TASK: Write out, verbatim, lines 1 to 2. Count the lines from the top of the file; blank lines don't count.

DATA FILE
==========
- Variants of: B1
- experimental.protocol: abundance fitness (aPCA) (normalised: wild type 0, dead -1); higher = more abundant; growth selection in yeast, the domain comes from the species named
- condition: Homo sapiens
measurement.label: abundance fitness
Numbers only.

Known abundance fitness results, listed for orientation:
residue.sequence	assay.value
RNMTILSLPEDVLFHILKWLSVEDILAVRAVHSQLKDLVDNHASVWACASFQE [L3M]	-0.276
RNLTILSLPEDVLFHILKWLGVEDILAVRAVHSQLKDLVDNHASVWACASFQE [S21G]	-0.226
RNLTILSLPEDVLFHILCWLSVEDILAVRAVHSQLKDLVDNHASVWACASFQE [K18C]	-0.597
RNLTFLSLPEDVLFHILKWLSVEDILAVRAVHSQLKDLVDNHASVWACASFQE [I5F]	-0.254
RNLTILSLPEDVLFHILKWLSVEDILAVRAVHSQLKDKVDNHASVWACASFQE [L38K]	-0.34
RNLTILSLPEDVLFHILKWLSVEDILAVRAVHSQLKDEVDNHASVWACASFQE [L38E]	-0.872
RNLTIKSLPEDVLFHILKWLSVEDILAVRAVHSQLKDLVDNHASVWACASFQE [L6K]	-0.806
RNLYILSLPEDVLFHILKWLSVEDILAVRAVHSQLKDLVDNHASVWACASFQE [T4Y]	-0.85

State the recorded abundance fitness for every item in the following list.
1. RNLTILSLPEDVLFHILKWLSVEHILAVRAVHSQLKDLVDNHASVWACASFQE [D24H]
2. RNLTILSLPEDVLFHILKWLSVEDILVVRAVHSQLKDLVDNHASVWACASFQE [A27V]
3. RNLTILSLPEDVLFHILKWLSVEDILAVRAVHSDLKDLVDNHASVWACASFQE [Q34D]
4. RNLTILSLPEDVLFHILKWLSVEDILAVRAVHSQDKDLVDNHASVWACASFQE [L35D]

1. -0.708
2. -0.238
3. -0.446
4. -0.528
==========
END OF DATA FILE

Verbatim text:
- Variants of: B1
- experimental.protocol: abundance fitness (aPCA) (normalised: wild type 0, dead -1); higher = more abundant; growth selection in yeast, the domain comes from the species named